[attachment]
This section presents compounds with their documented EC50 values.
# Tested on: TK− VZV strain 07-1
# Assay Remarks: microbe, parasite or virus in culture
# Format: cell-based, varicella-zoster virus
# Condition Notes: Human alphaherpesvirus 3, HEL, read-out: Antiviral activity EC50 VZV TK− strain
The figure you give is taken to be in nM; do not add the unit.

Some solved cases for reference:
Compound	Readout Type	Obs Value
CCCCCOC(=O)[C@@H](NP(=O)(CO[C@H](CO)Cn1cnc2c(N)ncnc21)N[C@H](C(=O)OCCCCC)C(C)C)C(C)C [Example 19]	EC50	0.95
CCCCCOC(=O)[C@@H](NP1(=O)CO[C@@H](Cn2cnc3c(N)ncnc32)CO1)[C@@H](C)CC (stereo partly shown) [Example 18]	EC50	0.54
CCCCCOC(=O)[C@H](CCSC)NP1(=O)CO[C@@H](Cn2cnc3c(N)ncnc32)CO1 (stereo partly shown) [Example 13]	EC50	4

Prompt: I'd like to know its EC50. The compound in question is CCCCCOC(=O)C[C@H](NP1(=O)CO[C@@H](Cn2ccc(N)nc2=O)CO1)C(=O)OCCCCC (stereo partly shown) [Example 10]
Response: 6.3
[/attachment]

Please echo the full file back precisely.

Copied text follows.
This section presents compounds with their documented EC50 values.
# Tested on: TK− VZV strain 07-1
# Assay Remarks: microbe, parasite or virus in culture
# Format: cell-based, varicella-zoster virus
# Condition Notes: Human alphaherpesvirus 3, HEL, read-out: Antiviral activity EC50 VZV TK− strain
The figure you give is taken to be in nM; do not add the unit.

Some solved cases for reference:
Compound	Readout Type	Obs Value
CCCCCOC(=O)[C@@H](NP(=O)(CO[C@H](CO)Cn1cnc2c(N)ncnc21)N[C@H](C(=O)OCCCCC)C(C)C)C(C)C [Example 19]	EC50	0.95
CCCCCOC(=O)[C@@H](NP1(=O)CO[C@@H](Cn2cnc3c(N)ncnc32)CO1)[C@@H](C)CC (stereo partly shown) [Example 18]	EC50	0.54
CCCCCOC(=O)[C@H](CCSC)NP1(=O)CO[C@@H](Cn2cnc3c(N)ncnc32)CO1 (stereo partly shown) [Example 13]	EC50	4

Prompt: I'd like to know its EC50. The compound in question is CCCCCOC(=O)C[C@H](NP1(=O)CO[C@@H](Cn2ccc(N)nc2=O)CO1)C(=O)OCCCCC (stereo partly shown) [Example 10]
Response: 6.3